Tiger Beetle Bonanza

BIObus is always on the lookout for Tiger Beetles. These fascinating creatures can easily be overlooked as they scramble along sandy beaches, dirt trails or muddy shorelines. Unlike other ground insects, Tiger Beetles typically run for a quick, short burst, pause for a moment, then run for another short burst. Most will readily take to the wing when you approach, fly 6 to 10 feet, then tumble somewhat awkwardly to the ground.

Getting them into your net is difficult, but it’s even trickier to transfer them from net to jar. Photographing them…that’s still more of a challenge. It often takes 20 minutes of stalking one individual beetle, following it to its next landing point (again and again, crawling on all fours in the mud or sand), before it allows you into a closer comfort zone. Like many insects, Tiger Beetles eventually seem to sense that you’re not a threat and tolerate your presence for a little while. Or…maybe they just tire of the cat and mouse game and appease the persistent paparazzo to get rid of him.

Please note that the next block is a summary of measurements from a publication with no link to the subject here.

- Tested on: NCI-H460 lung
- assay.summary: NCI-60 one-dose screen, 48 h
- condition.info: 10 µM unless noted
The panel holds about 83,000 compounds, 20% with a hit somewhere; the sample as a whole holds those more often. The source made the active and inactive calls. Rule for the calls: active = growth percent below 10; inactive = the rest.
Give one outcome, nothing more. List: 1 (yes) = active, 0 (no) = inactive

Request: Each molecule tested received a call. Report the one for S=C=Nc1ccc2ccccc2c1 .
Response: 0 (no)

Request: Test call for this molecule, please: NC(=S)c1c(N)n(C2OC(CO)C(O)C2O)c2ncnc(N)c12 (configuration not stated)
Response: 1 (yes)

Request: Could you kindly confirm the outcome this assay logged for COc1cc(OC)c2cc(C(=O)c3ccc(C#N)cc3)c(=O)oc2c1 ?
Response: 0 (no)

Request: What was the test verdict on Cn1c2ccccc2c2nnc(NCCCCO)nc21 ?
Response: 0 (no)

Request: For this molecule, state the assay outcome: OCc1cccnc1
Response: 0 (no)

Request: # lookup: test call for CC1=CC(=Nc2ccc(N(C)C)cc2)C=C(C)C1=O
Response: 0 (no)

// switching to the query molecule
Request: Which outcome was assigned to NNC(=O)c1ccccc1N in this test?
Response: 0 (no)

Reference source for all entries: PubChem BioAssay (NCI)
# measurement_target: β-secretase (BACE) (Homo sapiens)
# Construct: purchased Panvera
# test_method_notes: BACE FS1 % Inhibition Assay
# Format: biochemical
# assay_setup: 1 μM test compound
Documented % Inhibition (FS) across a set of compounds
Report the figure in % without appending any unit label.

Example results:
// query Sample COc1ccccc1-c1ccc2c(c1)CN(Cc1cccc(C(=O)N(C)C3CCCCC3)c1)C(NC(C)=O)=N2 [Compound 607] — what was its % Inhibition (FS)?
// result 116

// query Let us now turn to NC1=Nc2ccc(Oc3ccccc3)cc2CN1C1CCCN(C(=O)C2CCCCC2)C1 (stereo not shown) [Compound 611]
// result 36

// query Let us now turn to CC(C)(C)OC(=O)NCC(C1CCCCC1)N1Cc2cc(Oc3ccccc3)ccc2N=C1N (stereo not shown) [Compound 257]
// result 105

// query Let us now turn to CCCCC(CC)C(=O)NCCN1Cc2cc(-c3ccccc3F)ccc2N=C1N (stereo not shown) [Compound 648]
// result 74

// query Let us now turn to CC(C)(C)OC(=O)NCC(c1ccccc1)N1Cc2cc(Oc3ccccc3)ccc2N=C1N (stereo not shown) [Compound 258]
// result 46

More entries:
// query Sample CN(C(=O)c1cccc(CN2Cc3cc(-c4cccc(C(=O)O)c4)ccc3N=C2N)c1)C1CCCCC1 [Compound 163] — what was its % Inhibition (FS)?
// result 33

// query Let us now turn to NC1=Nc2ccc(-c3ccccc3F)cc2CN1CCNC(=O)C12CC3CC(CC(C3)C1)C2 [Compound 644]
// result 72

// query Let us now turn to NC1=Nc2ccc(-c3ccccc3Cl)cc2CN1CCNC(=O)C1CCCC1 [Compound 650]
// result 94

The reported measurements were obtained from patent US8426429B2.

Portrait of a White-striped Tiger Beetle

There are about 100 species of Tiger Beetle known in North America, and each one seems to have carved its own special niche into the geography and ecosystem. Most species eat ants and other small insects, crushing them with their over-sized mandibles and mashing them into a consumable paste.

Ocellated Tiger Beetle at Palo Duro State Park, TX

In east Texas, at Caddo Lake State Park, we encountered two nocturnal species of large Tiger Beetles (Tetracha carolina and T. virginica). They ran at incredible speed in a wild, random pattern when disturbed. We found several species of Tiger Beetle at Palo Duro Canyon State Park in the Texas panhandle. I’m not an expert, but they appear to include the Black Sky Tiger Beetle Cicindela nigrocoerulea, the Rio Grande Tiger Beetle C. sperata and the Ocellated Tiger Beetle C. ocellata.

White-striped Tiger Beetles mating at Dead Horse Ranch, AZ

At Dead Horse Ranch State Park, in Cottonwood, Arizona, numerous tiny Tigers were drawn to our UV lights. They turned out to be the White-striped Tiger Beetle C. lemniscata. Small, but very handsome carnivores, I think.

Mono Lake Tufa State National Refuge, near Yosemite National Park, in California, is home to several species of interesting Tiger Beetles. I regret not even attempting to photograph them, but there’s only so much time in the day. I hope we can return to the Mono Basin area next year!

-Jay Cossey